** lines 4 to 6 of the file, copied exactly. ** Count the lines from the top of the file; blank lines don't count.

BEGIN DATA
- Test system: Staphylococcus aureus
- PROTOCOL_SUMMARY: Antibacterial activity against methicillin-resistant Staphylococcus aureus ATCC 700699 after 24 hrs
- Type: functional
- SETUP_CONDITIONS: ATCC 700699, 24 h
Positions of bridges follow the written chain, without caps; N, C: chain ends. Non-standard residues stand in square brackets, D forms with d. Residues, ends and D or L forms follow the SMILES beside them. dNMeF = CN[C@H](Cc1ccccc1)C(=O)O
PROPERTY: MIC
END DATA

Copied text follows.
- SETUP_CONDITIONS: ATCC 700699, 24 h
Positions of bridges follow the written chain, without caps; N, C: chain ends. Non-standard residues stand in square brackets, D forms with d. Residues, ends and D or L forms follow the SMILES beside them. dNMeF = CN[C@H](Cc1ccccc1)C(=O)O
PROPERTY: MIC